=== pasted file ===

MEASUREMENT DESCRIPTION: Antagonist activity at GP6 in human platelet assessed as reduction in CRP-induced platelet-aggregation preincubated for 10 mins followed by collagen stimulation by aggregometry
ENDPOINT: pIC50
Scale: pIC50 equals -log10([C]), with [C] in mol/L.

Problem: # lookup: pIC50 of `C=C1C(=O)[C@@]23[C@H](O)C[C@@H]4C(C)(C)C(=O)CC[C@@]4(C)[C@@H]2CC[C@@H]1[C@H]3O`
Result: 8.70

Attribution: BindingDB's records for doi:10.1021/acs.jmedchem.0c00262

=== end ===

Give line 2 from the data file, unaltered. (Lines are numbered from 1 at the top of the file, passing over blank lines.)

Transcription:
ENDPOINT: pIC50